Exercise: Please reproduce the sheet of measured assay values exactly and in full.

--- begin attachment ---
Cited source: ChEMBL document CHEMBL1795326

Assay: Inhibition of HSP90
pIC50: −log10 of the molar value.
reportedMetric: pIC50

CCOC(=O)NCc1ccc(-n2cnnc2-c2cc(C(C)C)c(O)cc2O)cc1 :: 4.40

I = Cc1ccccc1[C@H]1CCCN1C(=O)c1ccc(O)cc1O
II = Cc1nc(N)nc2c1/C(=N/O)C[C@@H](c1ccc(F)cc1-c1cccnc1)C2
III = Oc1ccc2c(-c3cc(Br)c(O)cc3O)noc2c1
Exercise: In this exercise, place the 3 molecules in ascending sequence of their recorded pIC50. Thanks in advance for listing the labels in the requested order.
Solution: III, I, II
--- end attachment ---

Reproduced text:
Cited source: ChEMBL document CHEMBL1795326

Assay: Inhibition of HSP90
pIC50: −log10 of the molar value.
reportedMetric: pIC50

CCOC(=O)NCc1ccc(-n2cnnc2-c2cc(C(C)C)c(O)cc2O)cc1 :: 4.40

I = Cc1ccccc1[C@H]1CCCN1C(=O)c1ccc(O)cc1O
II = Cc1nc(N)nc2c1/C(=N/O)C[C@@H](c1ccc(F)cc1-c1cccnc1)C2
III = Oc1ccc2c(-c3cc(Br)c(O)cc3O)noc2c1
Exercise: In this exercise, place the 3 molecules in ascending sequence of their recorded pIC50. Thanks in advance for listing the labels in the requested order.
Solution: III, I, II